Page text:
Forty years ago, University student
Tom Hayden wrote in the Port Huron Statement that a college campus
should be “a potential base and agency in a movement of
social change.”

Eston Bond

For much of the 40 years between then and now, as Michigan
teach-ins helped stop the Vietnam War and student activism made
affirmative action a priority for administrators, Hayden must have
been proud.

Today, it’s easy to look at a campus filling with
corporate synergy and conclude that the revolution is dead. Or if
you really want to hear the triumph of the dollar sign over the
peace sign, listen to the rallying cries of the new student
activism — Down with Unfair Budget Cuts!

But once in a while, we see that the University still can be a
base for social change — as long as the revolution is good
for the bottom line.

The University spent six years defending its admissions policy
in court, arguing that a racially diverse campus leads to a
racially diverse society. Seems like an argument Hayden would
approve of — universities leading the way for a progressive

But the University didn’t feel promoting equality was a
convincing enough public defense of its policies, so it encouraged
corporate America to argue that diversity was good for business.
Nearly 70 corporations filed briefs in the U.S. Supreme Court
arguing that they need to recruit from diverse graduating

General Motors, for example, needed minorities to make its cars.
“We make and sell vehicles across the world, and we have to
function with a variety of cultures, a variety of races,”
spokesman Edd Snyder said early last year. “You have to have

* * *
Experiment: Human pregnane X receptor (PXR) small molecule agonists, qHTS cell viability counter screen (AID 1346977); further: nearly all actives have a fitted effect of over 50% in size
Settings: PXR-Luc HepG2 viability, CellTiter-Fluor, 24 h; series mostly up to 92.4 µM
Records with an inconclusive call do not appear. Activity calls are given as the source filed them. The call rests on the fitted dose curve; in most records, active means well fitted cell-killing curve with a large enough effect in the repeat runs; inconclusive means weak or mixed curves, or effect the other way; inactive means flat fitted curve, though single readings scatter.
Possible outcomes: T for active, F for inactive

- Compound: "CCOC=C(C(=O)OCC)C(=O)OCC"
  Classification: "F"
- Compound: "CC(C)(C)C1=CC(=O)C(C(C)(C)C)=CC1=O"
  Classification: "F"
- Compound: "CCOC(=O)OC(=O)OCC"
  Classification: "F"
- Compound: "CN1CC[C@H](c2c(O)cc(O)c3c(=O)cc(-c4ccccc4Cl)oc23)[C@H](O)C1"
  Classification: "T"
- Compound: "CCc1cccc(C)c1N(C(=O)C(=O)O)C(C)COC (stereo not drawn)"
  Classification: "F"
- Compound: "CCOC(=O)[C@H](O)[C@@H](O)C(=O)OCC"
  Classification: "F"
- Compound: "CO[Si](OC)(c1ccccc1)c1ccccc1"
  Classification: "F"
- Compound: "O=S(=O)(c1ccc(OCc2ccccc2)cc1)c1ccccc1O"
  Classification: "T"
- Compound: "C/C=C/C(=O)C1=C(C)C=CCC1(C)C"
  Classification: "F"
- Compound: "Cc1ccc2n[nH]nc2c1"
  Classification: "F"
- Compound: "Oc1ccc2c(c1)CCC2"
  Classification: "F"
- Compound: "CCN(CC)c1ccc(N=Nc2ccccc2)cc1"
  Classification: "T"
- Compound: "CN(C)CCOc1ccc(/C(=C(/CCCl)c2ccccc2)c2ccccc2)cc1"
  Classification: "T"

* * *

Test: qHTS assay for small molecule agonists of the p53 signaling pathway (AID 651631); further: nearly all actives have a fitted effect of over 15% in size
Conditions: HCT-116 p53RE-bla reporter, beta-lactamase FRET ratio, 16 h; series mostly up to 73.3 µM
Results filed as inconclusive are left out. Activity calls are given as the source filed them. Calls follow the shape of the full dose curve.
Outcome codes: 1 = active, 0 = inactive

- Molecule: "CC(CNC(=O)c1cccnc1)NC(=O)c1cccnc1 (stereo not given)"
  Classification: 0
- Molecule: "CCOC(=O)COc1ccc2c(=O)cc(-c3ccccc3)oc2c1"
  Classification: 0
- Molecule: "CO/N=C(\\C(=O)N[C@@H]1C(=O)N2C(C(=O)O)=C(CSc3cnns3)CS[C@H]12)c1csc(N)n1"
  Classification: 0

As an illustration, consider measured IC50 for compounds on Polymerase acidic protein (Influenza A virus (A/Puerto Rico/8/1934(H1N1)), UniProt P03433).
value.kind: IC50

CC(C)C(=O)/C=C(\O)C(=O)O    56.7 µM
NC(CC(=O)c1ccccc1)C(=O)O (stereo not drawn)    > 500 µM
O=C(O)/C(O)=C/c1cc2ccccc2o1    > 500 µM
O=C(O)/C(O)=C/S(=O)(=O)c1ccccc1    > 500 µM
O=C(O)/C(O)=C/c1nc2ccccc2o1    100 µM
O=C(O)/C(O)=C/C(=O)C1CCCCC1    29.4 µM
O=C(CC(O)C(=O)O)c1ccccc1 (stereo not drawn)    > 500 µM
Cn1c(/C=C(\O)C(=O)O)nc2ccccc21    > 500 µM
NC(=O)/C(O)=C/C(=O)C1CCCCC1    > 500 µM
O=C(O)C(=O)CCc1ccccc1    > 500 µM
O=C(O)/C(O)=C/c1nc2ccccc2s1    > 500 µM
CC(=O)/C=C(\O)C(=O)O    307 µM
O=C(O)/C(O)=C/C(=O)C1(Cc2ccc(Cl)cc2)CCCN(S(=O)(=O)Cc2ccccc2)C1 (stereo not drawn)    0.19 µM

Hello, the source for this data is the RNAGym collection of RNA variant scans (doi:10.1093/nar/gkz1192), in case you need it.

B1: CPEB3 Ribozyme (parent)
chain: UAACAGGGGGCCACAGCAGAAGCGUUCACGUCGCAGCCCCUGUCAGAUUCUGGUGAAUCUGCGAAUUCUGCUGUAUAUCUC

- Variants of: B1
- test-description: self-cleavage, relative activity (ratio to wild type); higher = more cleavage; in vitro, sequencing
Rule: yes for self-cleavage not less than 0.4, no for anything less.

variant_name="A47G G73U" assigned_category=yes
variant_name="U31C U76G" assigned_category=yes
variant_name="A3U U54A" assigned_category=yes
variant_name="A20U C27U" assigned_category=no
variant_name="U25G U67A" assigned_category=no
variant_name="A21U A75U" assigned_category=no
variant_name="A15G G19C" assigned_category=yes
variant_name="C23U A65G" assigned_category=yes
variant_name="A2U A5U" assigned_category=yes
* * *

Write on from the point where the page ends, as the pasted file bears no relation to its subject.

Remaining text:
people who understand these cultures and races.”

While that’s no doubt true, and the University is right to
show the many benefits of diversity, the argument reveals that
administrators and lawyers think the public will respond better to
civil rights when it’s portrayed as a good business

This fall, the University is quietly gearing up to fight another
court battle for civil rights, which looks like it will be marked
by similar arguments.

If a majority of Michigan voters support Proposal 2 on Nov. 2,
the state of Michigan must stop all government sponsorship of gay
unions. Its premise is that such partnerships threaten the fragile
bond of marriage whose sanctity has been proudly maintained
throughout the centuries by straight people like Henry VIII, John
Kennedy and Britney Spears.

The proposal would cement a ban on gay marriage by putting it in
the state constitution, but it would do much more. There would be
no chance of Michigan allowing Vermont-style civil unions, which
guarantee gay couples the economic benefits of marriage. And
government entities would no longer be able to recognize same-sex
unions by extending benefits to the partners of gay employees.

The University has vowed to fight the amendment, if it passes,
by continuing to recognize employees’ same-sex unions and
offer a package of benefits to their partners.

“We don’t believe a constitutional amendment that
defines marriage is relevant to our decision about benefits
offerings,” University spokeswoman Julie Peterson said.

The “pro-family” groups supporting the initiative
will surely disagree, probably in court. Six years down the road,
could the Supreme Court be listening to University lawyers explain
why Proposal 2 violates the Constitution’s equal protection

Maybe so, but for now, they are stating their position not in
terms of equality, but in the business-friendly language that
worked so well last time.

“We offer benefits in order to recruit and retain the best
and brightest employees,” Peterson said. “In other
words, the purpose of our benefits package is to keep the best
employees working in Michigan.”

So, supposedly, we’re not looking to make sweeping social
change — we just want our gay employees to stick around.

It’s far from the beacon of light to the world that Hayden
envisioned, but at least the University will take on causes worth
fighting for. If it has to pretend to be fighting for the economy
and GM, so be it.


Schrader can be reached at

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